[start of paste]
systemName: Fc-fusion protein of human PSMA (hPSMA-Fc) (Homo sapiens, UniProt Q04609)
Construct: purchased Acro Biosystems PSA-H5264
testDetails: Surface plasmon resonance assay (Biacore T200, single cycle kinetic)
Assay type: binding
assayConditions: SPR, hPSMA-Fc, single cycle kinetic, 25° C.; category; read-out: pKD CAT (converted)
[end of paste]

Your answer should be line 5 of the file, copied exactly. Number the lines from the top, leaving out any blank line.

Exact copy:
assayConditions: SPR, hPSMA-Fc, single cycle kinetic, 25° C.; category; read-out: pKD CAT (converted)